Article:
Distinguished Researchers Program
Cancer research breakthroughs occur through the work of talented and well-resourced scientists. The Andy Hill Cancer Research Endowment (CARE) Fund supports recruitments of distinguished researchers from around the globe to bring their best-in-class talent to research organizations and companies in Washington.
Top scientists move the research economy forward, creating laboratory and other jobs, raising awareness of cancer research, and bringing in additional research funding to the state. Recruitment at a mid- to senior- level has a demonstrated return on investment in terms of cancer research progress, job creation, and additional research funding.
The Distinguished Researchers Program will match, dollar for dollar, Washington research institutions’, organizations’, and commercial entities’ recruitment commitments up to $500,000 per recruitment, to add value to recruitment packages that bring leading cancer researchers to Washington. CARE grant funds may be used for any purpose (e.g., salaries, equipment, etc.) that advances the scholar’s research.
The objectives of the CARE Fund (from RCW 43.348.005), and the primary review criteria by which applications will be evaluated are to:
Optimize the use of public funds by giving priority to research utilizing the best science and technology with the greatest potential to improve health outcomes;
Increase the value of our public investments by leveraging our state's existing cancer research facilities and talent, as well as clinical and therapeutic resources;
Incentivize additional investment by requiring private or other non-state resources to match public funds;
Create jobs and encourage investments that will generate new tax revenues in our state; and
Advance the biotech, medical device, and health care information technology industries in Washington.
CARE Fund Priorities and Considerations
In consideration of the above CARE Fund objectives, among applications of similar scientific merit (as established via peer review) priority in funding will be given to applications that:
Demonstrate a focus on cancers that disproportionately burden underserved populations in Washington State;
Demonstrate an effort to address health disparities and advance diversity, equity, and inclusion in the cancer research field; and
Demonstrate evidence of collaborative and/or cross-disciplinary or multi-sector approach.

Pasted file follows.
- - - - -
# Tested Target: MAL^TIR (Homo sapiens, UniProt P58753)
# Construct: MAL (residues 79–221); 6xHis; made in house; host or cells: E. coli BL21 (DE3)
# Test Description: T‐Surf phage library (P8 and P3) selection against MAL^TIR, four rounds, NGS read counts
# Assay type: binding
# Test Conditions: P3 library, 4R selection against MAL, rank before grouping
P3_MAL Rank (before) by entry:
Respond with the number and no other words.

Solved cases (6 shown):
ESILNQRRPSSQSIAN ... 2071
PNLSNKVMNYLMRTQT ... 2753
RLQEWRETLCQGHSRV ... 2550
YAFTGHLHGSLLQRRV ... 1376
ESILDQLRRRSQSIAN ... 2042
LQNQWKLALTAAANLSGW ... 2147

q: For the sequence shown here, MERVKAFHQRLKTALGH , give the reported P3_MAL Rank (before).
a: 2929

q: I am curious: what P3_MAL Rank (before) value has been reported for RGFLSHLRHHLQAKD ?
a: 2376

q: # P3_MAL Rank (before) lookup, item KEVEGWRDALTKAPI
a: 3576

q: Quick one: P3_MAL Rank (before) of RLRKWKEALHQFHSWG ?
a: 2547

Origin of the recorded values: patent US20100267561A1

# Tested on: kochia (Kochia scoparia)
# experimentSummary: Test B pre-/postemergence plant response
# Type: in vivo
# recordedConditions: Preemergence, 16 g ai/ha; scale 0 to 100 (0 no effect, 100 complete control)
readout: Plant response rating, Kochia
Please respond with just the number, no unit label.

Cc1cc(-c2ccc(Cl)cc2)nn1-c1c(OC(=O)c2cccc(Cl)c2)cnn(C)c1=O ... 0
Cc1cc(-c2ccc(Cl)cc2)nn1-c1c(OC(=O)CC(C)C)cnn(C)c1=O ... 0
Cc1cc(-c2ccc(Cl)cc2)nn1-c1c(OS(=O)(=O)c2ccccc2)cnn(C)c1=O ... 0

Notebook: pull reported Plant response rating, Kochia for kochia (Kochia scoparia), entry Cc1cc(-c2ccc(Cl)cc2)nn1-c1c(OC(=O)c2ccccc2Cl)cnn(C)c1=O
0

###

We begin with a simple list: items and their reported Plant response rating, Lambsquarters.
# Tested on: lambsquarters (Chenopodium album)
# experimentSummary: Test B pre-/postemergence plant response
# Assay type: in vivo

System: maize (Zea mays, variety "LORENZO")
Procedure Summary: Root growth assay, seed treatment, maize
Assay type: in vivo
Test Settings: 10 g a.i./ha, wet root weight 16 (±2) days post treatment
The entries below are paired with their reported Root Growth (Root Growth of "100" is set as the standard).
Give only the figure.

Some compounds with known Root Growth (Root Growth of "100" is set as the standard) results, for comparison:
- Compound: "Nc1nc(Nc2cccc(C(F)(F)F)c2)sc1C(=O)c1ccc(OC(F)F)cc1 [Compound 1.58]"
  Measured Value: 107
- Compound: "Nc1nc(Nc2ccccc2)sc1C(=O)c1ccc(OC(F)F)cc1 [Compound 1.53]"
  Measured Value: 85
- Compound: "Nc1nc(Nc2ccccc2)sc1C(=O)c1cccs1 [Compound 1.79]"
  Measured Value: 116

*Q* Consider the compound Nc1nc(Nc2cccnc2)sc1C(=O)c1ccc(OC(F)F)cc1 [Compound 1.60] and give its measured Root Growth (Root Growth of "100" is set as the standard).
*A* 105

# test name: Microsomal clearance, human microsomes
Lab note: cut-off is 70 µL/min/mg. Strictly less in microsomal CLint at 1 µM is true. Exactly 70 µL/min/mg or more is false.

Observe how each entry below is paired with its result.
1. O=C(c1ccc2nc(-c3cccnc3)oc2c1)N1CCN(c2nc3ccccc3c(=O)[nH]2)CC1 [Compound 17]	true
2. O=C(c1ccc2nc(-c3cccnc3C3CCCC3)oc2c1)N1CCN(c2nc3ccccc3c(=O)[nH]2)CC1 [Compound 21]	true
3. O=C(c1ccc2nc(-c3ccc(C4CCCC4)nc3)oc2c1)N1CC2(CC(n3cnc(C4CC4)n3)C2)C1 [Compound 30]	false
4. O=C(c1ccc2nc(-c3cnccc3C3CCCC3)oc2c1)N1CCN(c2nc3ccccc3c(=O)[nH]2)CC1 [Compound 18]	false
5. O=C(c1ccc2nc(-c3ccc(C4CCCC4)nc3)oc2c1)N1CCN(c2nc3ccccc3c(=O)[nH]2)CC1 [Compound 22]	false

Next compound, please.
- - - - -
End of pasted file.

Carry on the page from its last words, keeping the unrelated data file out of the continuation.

In addition to the criteria listed above, the CARE Board will consider the variety in cancer-related disciplines represented within Washington State, as well as the geographic distribution of grantee organizations.
Washington State research institutions, organizations, and commercial entities are eligible to apply for a Distinguished Researchers grant. Applicants must have a substantial presence in Washington, as determined by CARE based on factors including, but not limited to: number and compensation of full-time equivalent employees who are residents of Washington relative to the applicant’s other sites; having research and development, administrative, or manufacturing facilities located in Washington; and payment of Washington Business and Occupation or other taxes, or any combination of such factors.
Applicant organizations may submit up to a maximum of three applications during the same funding round.
Applicant organizations must meet 1:1 matching fund requirements.
Applicant organizations must be willing to agree to all terms and conditions set forth in the CARE Grant Award Agreement.
Distinguished Researcher Candidate
All cancer-related researchers recruited to Washington State are eligible, including basic, translational, clinical, and population-based cancer researchers.
The Distinguished Researcher candidate must devote a minimum of 50% effort to research activities.
The start date of a new recruit must not be more than 180 days prior to the date of application submission.
Distinguished Researcher candidates that have a minimum of $750,000 in total current peer-reviewed funding and/or sponsored research agreements (i.e., all years, including direct and indirect costs) will be favored, irrespective of the ability to transfer such funding to Washington State.
Match Funding Requirements
Applicant institutions, organizations, and commercial entities must request funds proportional to its recruitment package (considering all costs budgeted in the recruitment agreement) up to $500,000 total request per researcher.